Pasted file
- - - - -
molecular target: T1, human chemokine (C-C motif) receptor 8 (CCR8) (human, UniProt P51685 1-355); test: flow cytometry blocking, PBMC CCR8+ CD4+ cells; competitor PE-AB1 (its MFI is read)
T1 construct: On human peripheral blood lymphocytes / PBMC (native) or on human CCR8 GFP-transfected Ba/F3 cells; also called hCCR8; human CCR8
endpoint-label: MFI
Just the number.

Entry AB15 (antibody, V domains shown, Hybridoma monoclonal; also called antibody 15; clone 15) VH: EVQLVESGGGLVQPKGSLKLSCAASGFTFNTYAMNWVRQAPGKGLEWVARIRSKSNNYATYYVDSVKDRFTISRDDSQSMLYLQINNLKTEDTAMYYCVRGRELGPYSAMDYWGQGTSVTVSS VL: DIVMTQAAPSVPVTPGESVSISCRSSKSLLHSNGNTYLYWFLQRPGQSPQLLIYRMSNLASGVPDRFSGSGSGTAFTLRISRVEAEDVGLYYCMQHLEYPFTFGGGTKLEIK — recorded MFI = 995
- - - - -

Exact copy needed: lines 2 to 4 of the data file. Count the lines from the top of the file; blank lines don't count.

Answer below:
T1 construct: On human peripheral blood lymphocytes / PBMC (native) or on human CCR8 GFP-transfected Ba/F3 cells; also called hCCR8; human CCR8
endpoint-label: MFI
Just the number.